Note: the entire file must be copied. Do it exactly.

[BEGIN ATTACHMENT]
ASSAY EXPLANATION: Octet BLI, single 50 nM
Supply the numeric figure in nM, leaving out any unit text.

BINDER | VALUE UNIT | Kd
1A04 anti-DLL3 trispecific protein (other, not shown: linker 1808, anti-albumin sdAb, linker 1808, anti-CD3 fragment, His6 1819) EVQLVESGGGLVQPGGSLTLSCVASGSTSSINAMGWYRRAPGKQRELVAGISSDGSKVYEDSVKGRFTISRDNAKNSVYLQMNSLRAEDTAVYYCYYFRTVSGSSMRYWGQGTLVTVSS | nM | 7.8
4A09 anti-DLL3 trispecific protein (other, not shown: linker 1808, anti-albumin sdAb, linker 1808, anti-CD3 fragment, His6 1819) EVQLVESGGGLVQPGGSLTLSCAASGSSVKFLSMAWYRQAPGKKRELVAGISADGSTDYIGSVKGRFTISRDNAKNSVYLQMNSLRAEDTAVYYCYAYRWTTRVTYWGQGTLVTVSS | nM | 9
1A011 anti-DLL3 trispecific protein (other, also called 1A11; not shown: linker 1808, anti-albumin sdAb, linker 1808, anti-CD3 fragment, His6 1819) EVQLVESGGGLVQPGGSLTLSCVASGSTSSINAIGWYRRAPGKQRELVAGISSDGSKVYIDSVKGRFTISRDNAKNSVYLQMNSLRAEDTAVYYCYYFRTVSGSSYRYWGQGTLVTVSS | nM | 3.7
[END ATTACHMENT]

ASSAY EXPLANATION: Octet BLI, single 50 nM
Supply the numeric figure in nM, leaving out any unit text.

BINDER | VALUE UNIT | Kd
1A04 anti-DLL3 trispecific protein (other, not shown: linker 1808, anti-albumin sdAb, linker 1808, anti-CD3 fragment, His6 1819) EVQLVESGGGLVQPGGSLTLSCVASGSTSSINAMGWYRRAPGKQRELVAGISSDGSKVYEDSVKGRFTISRDNAKNSVYLQMNSLRAEDTAVYYCYYFRTVSGSSMRYWGQGTLVTVSS | nM | 7.8
4A09 anti-DLL3 trispecific protein (other, not shown: linker 1808, anti-albumin sdAb, linker 1808, anti-CD3 fragment, His6 1819) EVQLVESGGGLVQPGGSLTLSCAASGSSVKFLSMAWYRQAPGKKRELVAGISADGSTDYIGSVKGRFTISRDNAKNSVYLQMNSLRAEDTAVYYCYAYRWTTRVTYWGQGTLVTVSS | nM | 9
1A011 anti-DLL3 trispecific protein (other, also called 1A11; not shown: linker 1808, anti-albumin sdAb, linker 1808, anti-CD3 fragment, His6 1819) EVQLVESGGGLVQPGGSLTLSCVASGSTSSINAIGWYRRAPGKQRELVAGISSDGSKVYIDSVKGRFTISRDNAKNSVYLQMNSLRAEDTAVYYCYYFRTVSGSSYRYWGQGTLVTVSS | nM | 3.7